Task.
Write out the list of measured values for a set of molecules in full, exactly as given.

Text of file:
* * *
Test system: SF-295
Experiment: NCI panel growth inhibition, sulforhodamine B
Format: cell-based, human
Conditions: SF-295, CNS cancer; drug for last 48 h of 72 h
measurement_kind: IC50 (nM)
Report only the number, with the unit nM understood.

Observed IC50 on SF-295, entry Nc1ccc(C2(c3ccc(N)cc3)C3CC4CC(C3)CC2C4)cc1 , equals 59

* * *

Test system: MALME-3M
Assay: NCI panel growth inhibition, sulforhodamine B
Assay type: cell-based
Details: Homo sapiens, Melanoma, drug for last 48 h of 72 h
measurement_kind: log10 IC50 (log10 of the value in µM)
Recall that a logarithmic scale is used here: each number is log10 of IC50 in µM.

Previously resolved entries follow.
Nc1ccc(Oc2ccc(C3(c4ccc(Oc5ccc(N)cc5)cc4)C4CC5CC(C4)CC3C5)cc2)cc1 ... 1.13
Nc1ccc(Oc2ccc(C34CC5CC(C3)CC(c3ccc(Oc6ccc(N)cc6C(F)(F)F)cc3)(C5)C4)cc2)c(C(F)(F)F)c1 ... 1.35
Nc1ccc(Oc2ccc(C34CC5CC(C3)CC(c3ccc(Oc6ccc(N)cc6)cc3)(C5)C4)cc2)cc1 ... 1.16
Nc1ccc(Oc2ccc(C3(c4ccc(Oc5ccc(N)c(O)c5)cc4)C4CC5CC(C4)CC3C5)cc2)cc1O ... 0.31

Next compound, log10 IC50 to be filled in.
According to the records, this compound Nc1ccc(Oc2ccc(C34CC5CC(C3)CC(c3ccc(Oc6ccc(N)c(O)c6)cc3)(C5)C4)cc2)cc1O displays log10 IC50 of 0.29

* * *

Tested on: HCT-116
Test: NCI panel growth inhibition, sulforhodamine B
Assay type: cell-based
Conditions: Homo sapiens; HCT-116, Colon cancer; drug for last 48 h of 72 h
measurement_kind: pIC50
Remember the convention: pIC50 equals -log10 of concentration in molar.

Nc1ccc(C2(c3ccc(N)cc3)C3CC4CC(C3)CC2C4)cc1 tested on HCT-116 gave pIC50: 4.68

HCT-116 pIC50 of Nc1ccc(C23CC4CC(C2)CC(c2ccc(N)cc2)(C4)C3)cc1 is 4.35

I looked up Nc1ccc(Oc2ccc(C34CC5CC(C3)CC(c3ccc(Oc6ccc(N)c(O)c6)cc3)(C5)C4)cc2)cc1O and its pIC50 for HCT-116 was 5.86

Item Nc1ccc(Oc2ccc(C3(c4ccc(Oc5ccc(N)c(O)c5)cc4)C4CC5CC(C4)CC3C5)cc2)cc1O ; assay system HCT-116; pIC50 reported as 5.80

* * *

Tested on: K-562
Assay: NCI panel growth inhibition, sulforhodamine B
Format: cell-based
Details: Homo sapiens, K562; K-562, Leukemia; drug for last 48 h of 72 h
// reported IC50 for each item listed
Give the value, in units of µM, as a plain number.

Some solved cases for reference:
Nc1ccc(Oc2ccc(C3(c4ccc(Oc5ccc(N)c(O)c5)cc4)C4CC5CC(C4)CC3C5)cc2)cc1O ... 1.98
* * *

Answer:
Test system: SF-295
Experiment: NCI panel growth inhibition, sulforhodamine B
Format: cell-based, human
Conditions: SF-295, CNS cancer; drug for last 48 h of 72 h
measurement_kind: IC50 (nM)
Report only the number, with the unit nM understood.

Observed IC50 on SF-295, entry Nc1ccc(C2(c3ccc(N)cc3)C3CC4CC(C3)CC2C4)cc1 , equals 59

* * *

Test system: MALME-3M
Assay: NCI panel growth inhibition, sulforhodamine B
Assay type: cell-based
Details: Homo sapiens, Melanoma, drug for last 48 h of 72 h
measurement_kind: log10 IC50 (log10 of the value in µM)
Recall that a logarithmic scale is used here: each number is log10 of IC50 in µM.

Previously resolved entries follow.
Nc1ccc(Oc2ccc(C3(c4ccc(Oc5ccc(N)cc5)cc4)C4CC5CC(C4)CC3C5)cc2)cc1 ... 1.13
Nc1ccc(Oc2ccc(C34CC5CC(C3)CC(c3ccc(Oc6ccc(N)cc6C(F)(F)F)cc3)(C5)C4)cc2)c(C(F)(F)F)c1 ... 1.35
Nc1ccc(Oc2ccc(C34CC5CC(C3)CC(c3ccc(Oc6ccc(N)cc6)cc3)(C5)C4)cc2)cc1 ... 1.16
Nc1ccc(Oc2ccc(C3(c4ccc(Oc5ccc(N)c(O)c5)cc4)C4CC5CC(C4)CC3C5)cc2)cc1O ... 0.31

Next compound, log10 IC50 to be filled in.
According to the records, this compound Nc1ccc(Oc2ccc(C34CC5CC(C3)CC(c3ccc(Oc6ccc(N)c(O)c6)cc3)(C5)C4)cc2)cc1O displays log10 IC50 of 0.29

* * *

Tested on: HCT-116
Test: NCI panel growth inhibition, sulforhodamine B
Assay type: cell-based
Conditions: Homo sapiens; HCT-116, Colon cancer; drug for last 48 h of 72 h
measurement_kind: pIC50
Remember the convention: pIC50 equals -log10 of concentration in molar.

Nc1ccc(C2(c3ccc(N)cc3)C3CC4CC(C3)CC2C4)cc1 tested on HCT-116 gave pIC50: 4.68

HCT-116 pIC50 of Nc1ccc(C23CC4CC(C2)CC(c2ccc(N)cc2)(C4)C3)cc1 is 4.35

I looked up Nc1ccc(Oc2ccc(C34CC5CC(C3)CC(c3ccc(Oc6ccc(N)c(O)c6)cc3)(C5)C4)cc2)cc1O and its pIC50 for HCT-116 was 5.86

Item Nc1ccc(Oc2ccc(C3(c4ccc(Oc5ccc(N)c(O)c5)cc4)C4CC5CC(C4)CC3C5)cc2)cc1O ; assay system HCT-116; pIC50 reported as 5.80

* * *

Tested on: K-562
Assay: NCI panel growth inhibition, sulforhodamine B
Format: cell-based
Details: Homo sapiens, K562; K-562, Leukemia; drug for last 48 h of 72 h
// reported IC50 for each item listed
Give the value, in units of µM, as a plain number.

Some solved cases for reference:
Nc1ccc(Oc2ccc(C3(c4ccc(Oc5ccc(N)c(O)c5)cc4)C4CC5CC(C4)CC3C5)cc2)cc1O ... 1.98